The Indianapolis Colts are coming off one of their most successful seasons in the last five years. They made the playoffs for the second time in three seasons under Frank Reich while also notching their first 11-win season since 2014. They made the first big splash of the 2021 offseason by trading for Eagles quarterback Carson Wentz. With Wentz as their quarterback, plenty of cap room, and a talented young roster; Indianapolis is one or two pieces away from being set up to be not only a playoff contender but a Super Bowl contender for the foreseeable future.
Some quick history, the following are the Colts’ last five years’ worth of first-round draft picks.
2020: None (traded for DeForest Buckner)
2019: None (traded down)
2018: Quenton Nelson (OG)
2017: Malik Hooker (FS)
2016: Ryan Kelly (C)
Since 2010, only one of Indianapolis’ eight first-round draft picks hasn’t recorded at least one season as a primary starter for them: Phillip Dorsett. Since 2010, they’ve drafted three defensive players in the first-round. If Malik Hooker (impending free agent) signs elsewhere; all three of the defensive players won’t be with the team and wouldn’t have signed a second contract with the Colts.
The following players could possibly be on the move, either through trade or being cut, due to their 2021 cap hit (age is in parentheses):
Mark Glowinski – OG (28)
Kenny Moore – CB (25)
Rigoberto Sanchez – P (26)
The Colts’ are $45.89 million under the cap for the 2021 season, not including any of the possible trade or cut candidates listed above. They have the fourth-most cap space in the NFL.
Building upon their successful 2020 season will obviously be Indianapolis’ number one goal this offseason. They haven’t won the division since 2014 and have only made the playoffs as a wild card team since. Their defense significantly improved across the board thanks in part to the trade last offseason for DeForest Buckner and the development of young talent. Looking for similar success with the Wentz trade; Indianapolis can find help for both Wentz and their offense in the upcoming draft. The Colts have the 21st overall pick in Round 1.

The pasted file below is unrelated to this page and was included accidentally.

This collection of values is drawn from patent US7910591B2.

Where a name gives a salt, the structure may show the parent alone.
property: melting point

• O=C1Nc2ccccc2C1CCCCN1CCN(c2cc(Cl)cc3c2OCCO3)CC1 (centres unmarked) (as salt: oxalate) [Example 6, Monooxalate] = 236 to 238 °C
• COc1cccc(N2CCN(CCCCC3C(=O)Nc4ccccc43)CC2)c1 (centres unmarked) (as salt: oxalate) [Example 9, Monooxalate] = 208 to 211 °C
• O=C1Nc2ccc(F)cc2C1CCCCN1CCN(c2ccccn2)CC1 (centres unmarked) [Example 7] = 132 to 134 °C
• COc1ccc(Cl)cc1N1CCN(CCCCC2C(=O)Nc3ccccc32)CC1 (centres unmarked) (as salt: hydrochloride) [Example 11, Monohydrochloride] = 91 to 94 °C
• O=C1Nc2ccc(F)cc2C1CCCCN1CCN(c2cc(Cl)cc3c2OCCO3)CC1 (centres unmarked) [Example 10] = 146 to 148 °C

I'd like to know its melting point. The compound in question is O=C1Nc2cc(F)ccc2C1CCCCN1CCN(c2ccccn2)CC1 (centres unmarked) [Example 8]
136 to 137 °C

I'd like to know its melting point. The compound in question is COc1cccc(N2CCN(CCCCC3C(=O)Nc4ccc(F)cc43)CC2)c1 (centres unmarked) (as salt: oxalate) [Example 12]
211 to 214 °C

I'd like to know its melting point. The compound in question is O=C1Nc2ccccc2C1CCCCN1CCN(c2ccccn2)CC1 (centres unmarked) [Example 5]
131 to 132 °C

Possibility #1: Texas OT Sam Cosmi
Stats: 34 Career Starts
Why: With the retirement of left tackle Anthony Castonzo, the Colts have an immediate need to fill at left tackle. After Wentz was sacked a league-leading 50 times in just 12 games last season, protecting him should be Indianapolis’ number one priority. Left tackle is the most important position along the offensive line, so finding a replacement at the position will be key.
Cosmi has the size, athleticism and instincts to step into an NFL offense and be a starting left tackle day one. His athleticism and length give him the necessary tools to be a good pass blocker in the NFL. He can pull easily and get out in front of run plays. Can sometimes be inconsistent with his punch in the run game and when he misses it will force him to lose pad level. Plays with an aggressive mindset, which only benefits his play. Pairing him next to All-Pro guard Quenton Nelson and allowing him to be mentored will only benefit his development. Cosmi has the tools to be a franchise left tackle and the blind-side protector for Wentz and other Colts’ quarterbacks in the future.
Possibility #2: Minnesota WR Rashod Bateman
2020 stats: 5 games, 36 receptions, 472 yards, 2 TDs, 13.1 YPR